By Larry Gordon
Senator Chuck Schumer is a great friend of the Jewish community here in New York and has been for a long time. He is a homegrown product, and it’s fairly simple to recall his numerous appearances at every type of yeshiva or Jewish-organization dinner here and just about anywhere in New York State.
But then Hillary Clinton lost last year’s election to Donald Trump and that result had an apparent deleterious effect on Mr. Schumer’s approach to policy and everyday politics. Just as Clinton was sure she was going to be the next president, Schumer was certain that he was going to be the new powerful Senate majority leader.
And then there is the matter of our other senator—Kirsten Gillibrand—and her misplaced support and praise for Brooklyn-born Linda Sarsour. Ms. Sarsour is an anti-Israel, pro-BDS activist who supports the intifada against Israel and has tweeted, “There is nothing creepier than Zionism.”
OK, so let’s give Gillibrand the benefit of the doubt—that is, she either had bad advice or just does not know who she is supporting and does not know what she is doing. New York is a big state that serves a lot of people and no doubt there is much that a senator needs to get done.
But the line has to be drawn somewhere, and considering the number of Jewish constituents in the state, one would think that Senator Gillibrand would know better than to hitch her wagon to an avowed anti-Semite like Ms. Sarsour. To add insult to injury, Sarsour is scheduled to be a featured commencement speaker on June 1 at one of the City University of New York schools. Clearly this is offensive to most Jews and supporters of Israel. But then this idea about unbridled and thoughtless free speech comes to the fore, which becomes an issue, as proponents of free expression believe that everything goes—regardless of how hateful or damaging the pronouncement is.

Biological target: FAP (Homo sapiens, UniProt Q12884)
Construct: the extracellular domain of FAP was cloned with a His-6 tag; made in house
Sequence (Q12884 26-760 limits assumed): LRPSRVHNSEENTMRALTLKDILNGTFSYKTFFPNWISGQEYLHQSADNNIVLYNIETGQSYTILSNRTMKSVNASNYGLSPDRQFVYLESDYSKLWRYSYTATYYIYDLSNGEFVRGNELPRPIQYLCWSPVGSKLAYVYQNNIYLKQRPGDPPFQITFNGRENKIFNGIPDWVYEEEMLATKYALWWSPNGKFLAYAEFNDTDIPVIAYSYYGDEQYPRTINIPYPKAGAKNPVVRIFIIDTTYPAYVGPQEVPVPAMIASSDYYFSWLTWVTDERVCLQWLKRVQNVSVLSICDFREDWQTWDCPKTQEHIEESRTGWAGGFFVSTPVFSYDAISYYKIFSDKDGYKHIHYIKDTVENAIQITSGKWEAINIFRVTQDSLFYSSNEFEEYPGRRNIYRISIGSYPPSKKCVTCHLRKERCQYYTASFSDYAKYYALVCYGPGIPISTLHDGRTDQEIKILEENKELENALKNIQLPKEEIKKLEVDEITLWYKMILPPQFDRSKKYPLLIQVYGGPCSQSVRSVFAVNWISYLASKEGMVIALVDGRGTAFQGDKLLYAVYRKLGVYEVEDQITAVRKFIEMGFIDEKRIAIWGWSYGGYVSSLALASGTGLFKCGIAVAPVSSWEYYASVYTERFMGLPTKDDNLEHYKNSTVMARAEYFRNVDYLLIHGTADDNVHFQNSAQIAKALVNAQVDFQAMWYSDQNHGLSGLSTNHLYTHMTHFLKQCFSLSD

On the Schumer front, it is disappointing that our senior senator is conducting himself in a fashion that is guided strictly by political considerations. This country would be better off if Mr. Schumer and the other Democrats would deal with the matter of governing instead of this irrational and senseless attempt to try to dislodge President Trump from office.
There is a time for politics and there is a time for governing. The Democrats can work with the White House on many issues but prefer to play the foil at every turn and try to upend and embarrass the president more than focus on getting things done.
Is this Democratic revenge for the Republican refusal to work with President Obama? It might be, but we should recall that during his eight years in office, it was Mr. Obama, for the most part, who was determined to marginalize the Republican congressmen and senators. In this case, it seems that it is the Democrats who genuinely believe that they can frustrate the political novice, Mr. Trump, and perhaps in some way chase him from office.
Senator Schumer is comfortable in office and appears certain that he can serve up the most disrespectful and blistering attacks on the president, even though Mr. Trump is popular in the New York Orthodox Jewish community. Schumer is confident that he can insult Trump, and when it comes to getting reelected, voters are just going to look the other way.